The first time I really thought about the power of wigs was when I saw my aunt go through chemotherapy. As she started losing her hair, she decided to get one. At first a bit ashamed and self-conscious, it took her a few months to get used to it, but with the help of her hairdresser, she learned to style it and to embrace it. Without a doubt, wearing a wig was what helped her feel a little more like her old self again. She was not avoiding mirrors anymore, and it also allowed her to forget, even if just for a split second, about her illness.
The second time was when, on a night when I was supposed to study for my finals, I decided to get my Richard Gere fix and watched Pretty Woman. As one of my courses was about film, I decided to pay a bit more attention to the details, and that's when I realised that Vivian's wig wasn't just any old prop. Whilst wearing her short blond bob, Julia Roberts's character was a whole other person, and being able to take it off meant that she was able to distance herself from the person that she had to be in order to get through life.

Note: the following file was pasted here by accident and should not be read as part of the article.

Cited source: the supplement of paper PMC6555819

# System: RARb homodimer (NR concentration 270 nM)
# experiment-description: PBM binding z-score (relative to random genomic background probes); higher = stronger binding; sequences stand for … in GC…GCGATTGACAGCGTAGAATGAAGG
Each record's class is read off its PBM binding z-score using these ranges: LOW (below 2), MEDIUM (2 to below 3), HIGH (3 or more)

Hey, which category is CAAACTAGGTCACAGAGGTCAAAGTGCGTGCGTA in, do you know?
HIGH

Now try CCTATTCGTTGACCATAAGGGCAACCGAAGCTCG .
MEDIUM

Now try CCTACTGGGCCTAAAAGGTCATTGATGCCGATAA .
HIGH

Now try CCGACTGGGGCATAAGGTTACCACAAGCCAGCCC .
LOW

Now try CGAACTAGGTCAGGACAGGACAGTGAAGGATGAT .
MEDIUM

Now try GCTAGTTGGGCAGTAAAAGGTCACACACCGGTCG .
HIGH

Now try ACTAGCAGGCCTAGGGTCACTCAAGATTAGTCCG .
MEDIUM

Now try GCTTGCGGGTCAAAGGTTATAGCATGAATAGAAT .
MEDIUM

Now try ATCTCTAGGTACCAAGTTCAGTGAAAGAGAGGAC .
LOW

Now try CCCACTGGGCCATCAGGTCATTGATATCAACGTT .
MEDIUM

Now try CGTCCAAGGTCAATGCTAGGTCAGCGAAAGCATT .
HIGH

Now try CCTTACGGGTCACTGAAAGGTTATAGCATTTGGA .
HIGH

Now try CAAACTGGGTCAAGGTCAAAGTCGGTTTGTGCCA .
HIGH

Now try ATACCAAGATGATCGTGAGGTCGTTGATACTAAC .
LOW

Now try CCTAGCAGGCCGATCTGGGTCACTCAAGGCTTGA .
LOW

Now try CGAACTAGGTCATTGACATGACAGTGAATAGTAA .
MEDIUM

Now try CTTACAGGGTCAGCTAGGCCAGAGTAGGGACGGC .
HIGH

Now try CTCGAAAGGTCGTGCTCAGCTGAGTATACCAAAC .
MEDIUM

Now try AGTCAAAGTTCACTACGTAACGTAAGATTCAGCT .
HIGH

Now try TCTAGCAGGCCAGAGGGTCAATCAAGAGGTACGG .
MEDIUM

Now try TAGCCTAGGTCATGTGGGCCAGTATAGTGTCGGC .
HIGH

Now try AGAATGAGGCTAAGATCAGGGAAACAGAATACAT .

In recent years, wigs have become more and more popular, being used by celebrities on the red carpet and on photo shoots, and I've enjoyed seeing them turn into something a bit more fashionable and a bit less taboo too. However, I didn't really get why some stars (*cough* Kylie Jenner *cough*) were so obsessed with them, to the point of getting wig rooms. So when Carl Bembridge, a rising star in the world of wig-making, gave me the opportunity to try some for a week, I couldn't resist. Over the course of seven days, I switched between a dark asymmetrical bob, long black hair, and rainbow-coloured plaits, and here's what I learned.